Authors are like small businesses. They have a finance department, a marketing department and an editorial wing. Then there’s the travel, human resources, IT and facilities management departments, all managed by one person, the author.
While writing quality and author platforms are discussed at every writer’s conference, those aren’t the only factors contributing to the success or less-than-success of a new book.
While it may appear author platform is everything, it isn’t. In fact, the author’s platform can only take them so far. And at the risk of being called a literary heretic, the impact of good writing is limited as well. Successful books are not “only about the writing.”
Books are turned down by agents and publishers every day for lack of platform and for quality of writing, but many books are rejected by their inability to answer one simple question.
“Why is this needed?” (or the more commonly used, “So what?”)
The answer to this question is the literal pass/fail test for every book. And part of a passing grade for a book is not difficult to understand.
And it’s not just in publishing where identifying the benefit to the user is important. If you pay attention to most advertising, you will see how professional marketers emphasize user benefit to advance their cause. A product isn’t “low cost,” it “saves you money.” The “low cost” is a feature, but “saves you money” is the benefit.
Every successful business is customer-benefit focused, first and foremost.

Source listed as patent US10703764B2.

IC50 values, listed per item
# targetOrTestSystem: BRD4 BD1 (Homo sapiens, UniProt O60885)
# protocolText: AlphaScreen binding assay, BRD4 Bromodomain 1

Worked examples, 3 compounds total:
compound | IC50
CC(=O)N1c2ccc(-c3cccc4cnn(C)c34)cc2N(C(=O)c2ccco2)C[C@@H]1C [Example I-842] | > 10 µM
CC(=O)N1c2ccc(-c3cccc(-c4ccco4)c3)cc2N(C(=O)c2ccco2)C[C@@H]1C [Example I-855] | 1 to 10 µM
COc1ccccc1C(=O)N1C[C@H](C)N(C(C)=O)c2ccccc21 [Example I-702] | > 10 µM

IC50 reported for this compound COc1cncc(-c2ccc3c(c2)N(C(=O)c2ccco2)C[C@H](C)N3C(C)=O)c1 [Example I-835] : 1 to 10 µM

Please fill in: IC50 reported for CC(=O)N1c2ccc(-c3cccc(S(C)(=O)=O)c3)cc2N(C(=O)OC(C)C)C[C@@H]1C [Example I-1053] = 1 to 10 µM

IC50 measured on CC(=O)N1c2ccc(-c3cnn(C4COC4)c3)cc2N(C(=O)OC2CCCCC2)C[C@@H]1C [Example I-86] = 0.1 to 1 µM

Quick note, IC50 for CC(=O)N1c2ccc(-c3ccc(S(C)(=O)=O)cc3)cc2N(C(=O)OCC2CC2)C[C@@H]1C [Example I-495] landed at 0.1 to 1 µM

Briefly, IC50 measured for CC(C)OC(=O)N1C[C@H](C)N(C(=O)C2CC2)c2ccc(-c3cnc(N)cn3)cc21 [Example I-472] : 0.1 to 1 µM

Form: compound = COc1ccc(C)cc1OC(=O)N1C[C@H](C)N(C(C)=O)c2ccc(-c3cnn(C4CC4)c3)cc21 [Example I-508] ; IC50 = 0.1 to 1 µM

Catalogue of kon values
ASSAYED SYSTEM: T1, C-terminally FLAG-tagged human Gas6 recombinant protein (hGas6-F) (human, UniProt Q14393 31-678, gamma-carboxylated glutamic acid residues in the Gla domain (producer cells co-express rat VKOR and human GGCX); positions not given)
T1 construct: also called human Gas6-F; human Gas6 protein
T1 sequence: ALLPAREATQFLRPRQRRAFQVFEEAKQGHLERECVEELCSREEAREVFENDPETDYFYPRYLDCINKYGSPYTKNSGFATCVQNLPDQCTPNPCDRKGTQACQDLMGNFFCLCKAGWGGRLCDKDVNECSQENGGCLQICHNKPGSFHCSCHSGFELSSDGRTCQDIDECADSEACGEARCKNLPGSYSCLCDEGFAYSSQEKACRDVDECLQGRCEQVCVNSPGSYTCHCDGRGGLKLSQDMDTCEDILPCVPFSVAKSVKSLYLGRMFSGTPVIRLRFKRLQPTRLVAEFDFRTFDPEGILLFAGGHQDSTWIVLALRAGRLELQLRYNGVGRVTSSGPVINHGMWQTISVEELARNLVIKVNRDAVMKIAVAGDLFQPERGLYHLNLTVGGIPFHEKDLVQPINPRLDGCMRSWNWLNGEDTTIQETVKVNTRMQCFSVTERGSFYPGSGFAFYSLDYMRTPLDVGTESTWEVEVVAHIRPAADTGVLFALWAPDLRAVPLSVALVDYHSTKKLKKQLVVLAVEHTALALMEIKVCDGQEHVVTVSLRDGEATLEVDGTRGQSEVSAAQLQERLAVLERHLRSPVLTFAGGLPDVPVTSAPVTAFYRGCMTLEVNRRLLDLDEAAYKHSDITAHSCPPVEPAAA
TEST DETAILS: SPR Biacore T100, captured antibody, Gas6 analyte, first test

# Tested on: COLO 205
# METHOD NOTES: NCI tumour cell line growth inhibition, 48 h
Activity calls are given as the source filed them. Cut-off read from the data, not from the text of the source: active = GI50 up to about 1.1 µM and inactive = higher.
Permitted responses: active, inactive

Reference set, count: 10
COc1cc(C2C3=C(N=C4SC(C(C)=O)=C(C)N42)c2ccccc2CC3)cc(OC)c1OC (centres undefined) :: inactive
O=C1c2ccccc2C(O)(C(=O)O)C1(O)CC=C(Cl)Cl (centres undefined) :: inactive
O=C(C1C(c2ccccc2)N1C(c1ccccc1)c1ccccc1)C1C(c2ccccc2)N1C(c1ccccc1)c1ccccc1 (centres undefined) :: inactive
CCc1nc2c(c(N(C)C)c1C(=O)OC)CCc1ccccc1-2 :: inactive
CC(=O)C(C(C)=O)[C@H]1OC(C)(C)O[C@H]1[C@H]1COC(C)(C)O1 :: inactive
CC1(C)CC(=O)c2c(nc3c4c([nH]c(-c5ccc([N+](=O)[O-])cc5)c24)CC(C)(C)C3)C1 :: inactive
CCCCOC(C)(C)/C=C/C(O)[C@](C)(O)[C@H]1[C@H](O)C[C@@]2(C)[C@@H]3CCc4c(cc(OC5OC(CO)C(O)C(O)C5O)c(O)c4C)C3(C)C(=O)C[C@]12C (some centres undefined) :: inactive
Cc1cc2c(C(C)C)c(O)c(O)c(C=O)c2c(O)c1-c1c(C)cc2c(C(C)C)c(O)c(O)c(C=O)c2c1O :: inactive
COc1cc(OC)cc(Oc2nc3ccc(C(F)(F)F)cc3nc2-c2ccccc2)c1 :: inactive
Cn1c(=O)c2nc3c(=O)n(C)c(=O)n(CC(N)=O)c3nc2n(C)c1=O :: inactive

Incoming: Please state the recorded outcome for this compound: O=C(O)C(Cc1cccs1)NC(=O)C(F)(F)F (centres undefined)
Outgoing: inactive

Often, authors have a hard time identifying the true reader-benefit of their book and need an outside perspective to find it. And if they still can’t locate an easily-defined benefit, then it might indicate a larger problem…there might not be one.
It isn’t a good thing if there’s no easily identified reason for a reader to buy a book.
In fact, as an aside, difficulty developing a platform might indicate followers or readers might not see a benefit to following.
How this applies to various types of books are as follows:
Personal life stories can devolve into books which are “all about the author,” with nothing for the reader’s benefit, unless you are uber-famous and then we want to know the kind of bicycle you rode when you were nine years old.
Information books or opinion books can also be cold, disconnected tomes of detail from the author’s education and experience.
Literary musings can end up being an author simply “showing off” their immense writing prowess.
Even Christian-themed books can elicit a “So what?” response from reviewers if there is no clear application to the reader.
Why do these types of projects get the thumbs-down from agents and publishers?
Because it reveals the author has a greater need to be known, heard and understood, than benefit the reader. Successful books of all types give something of value to the reader. In general, one or more of the following:
Enflame the imagination
Insight into something important to the reader
Promise of something good
Every type of book must have one or more of these benefits for the reader and if there isn’t, or the benefit is confusing or obtuse, it won’t be a successful.
Keep working on your platform and your writing quality, but first, think of the platform followers and your eventual book readers. If you don’t give them a compelling reason to follow you or something which will improve their life, you might need to go back to the drawing board or ask someone to help you identify something.
Books are meant to be read and for this to happen, you need a reader. Think of them throughout the writing process, giving them something of value in exchange for their money and time.